Summary:

Honeywell bought a lock on a key piece of technology for OpenADR deployments when it bought Akuacom this summer. But challengers are emerging with OpenADR server products of their own.

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When Honeywell bought Akuacom this summer, it bought a lock on the market for a key piece of technology for OpenADR, an open source specification to help utilities automate demand response. That technology is Akuacom’s demand response automation server (DRAS). Right now, if you’re a utility that wants to use OpenADR to control customers loads, you’ve got to turn to Akuacom’s DRAS to do it.

But challengers are emerging to that dominance, according to my weekly update at GigaOm Pro, “OpenADR: Alliances and Upstarts” (subscription required). Albert Chiu, Pacific Gas & Electric’s senior program manager for demand response, said in an interview last week that he knows of three companies he believes are working on OpenADR DRAS’s of their own — Lafayette, Calif.-based Utility Integrated Solutions (UISOL), Chicago-based Stonewater Control Systems, and Lockheed Martin.

UISOL — a company with deep roots in OpenADR — confirmed it was building its own DRAS, but declined to comment further. Lockheed said it has developed a prototype of a DRAS, but wouldn’t comment on any plans for a commercial product, though it is working with partners like home energy management startup Tendril on OpenADR systems (For more on OpenADR, check out my report at GigaOm Pro, “Report: An Open Source Smart Grid Primer” (subscription required).)

Stonewater, which makes software and hardware to manage building energy for utilities including Chicago’s Commonwealth Edison and companies including Gap Inc., is in the OpenADR market with another device, a client logic integrated relay (CLIR) box, which interfaces between a DRAS and an individual building’s energy management system. Stonewater president Kevin Kriegel said that Southern California Edison is using the company’s CLIR devices for some of its OpenADR deployments. While he wouldn’t comment on any plans for a DRAS, he did say that Stonewater will be moving from a behind-the-scenes technology provider to supplying the market under its own Energy1st and Control1st brands.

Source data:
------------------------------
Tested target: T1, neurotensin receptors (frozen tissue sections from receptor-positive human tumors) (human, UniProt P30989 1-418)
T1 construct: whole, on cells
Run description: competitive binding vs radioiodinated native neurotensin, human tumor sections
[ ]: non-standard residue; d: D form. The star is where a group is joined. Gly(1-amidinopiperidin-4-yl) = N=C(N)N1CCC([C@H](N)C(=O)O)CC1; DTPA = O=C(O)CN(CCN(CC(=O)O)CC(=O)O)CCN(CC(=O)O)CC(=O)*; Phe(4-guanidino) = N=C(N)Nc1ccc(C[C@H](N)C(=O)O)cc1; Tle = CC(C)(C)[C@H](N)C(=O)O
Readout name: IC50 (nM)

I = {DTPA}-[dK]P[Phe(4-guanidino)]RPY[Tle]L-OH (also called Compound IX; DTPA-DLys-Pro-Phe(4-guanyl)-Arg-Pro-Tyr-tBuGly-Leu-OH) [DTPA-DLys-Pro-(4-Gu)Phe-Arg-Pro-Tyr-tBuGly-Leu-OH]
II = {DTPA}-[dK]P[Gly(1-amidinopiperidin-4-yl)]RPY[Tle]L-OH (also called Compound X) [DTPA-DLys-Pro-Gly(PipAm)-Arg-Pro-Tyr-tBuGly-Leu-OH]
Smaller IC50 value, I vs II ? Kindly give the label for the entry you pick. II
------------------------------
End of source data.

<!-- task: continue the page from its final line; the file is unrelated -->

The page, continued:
Right now, OpenADR only serves about 85 megawatts of load in California, a tiny sliver of the overall demand response market. But it’s the only standard so far named by the National Institute of Standards and Technology (NIST) for automating demand response, and that will make it very popular some day. Utilities in North America and Asia want to use it, and Siemens, Schneider Electric, Johnson Controls and Echelon are incorporating OpenADR into their building management systems.

While Honeywell might have an interest in keeping the market to itself, customers would obviously like to open it. As PG&E’s Chiu said, “As a utility, I want to make sure I’m not just stuck with one company that’s the only choice.” Vendors, too, might have issues with one company controlling the technology link between utilities and buildings. “The whole idea of OpenADR is that it wouldn’t be held hostage to a proprietary solution,” Stonewater’s Kriegel said.

Last month, the utility standards development group UCAIug completed its work on the first version of OpenADR system requirements, and a version 2.0 is coming. That may move OpenADR into a place where one vendor can’t be said to have a lock on just how it’s implemented anymore. In the meantime, more contenders are likely to emerge — stay tuned for more developments.

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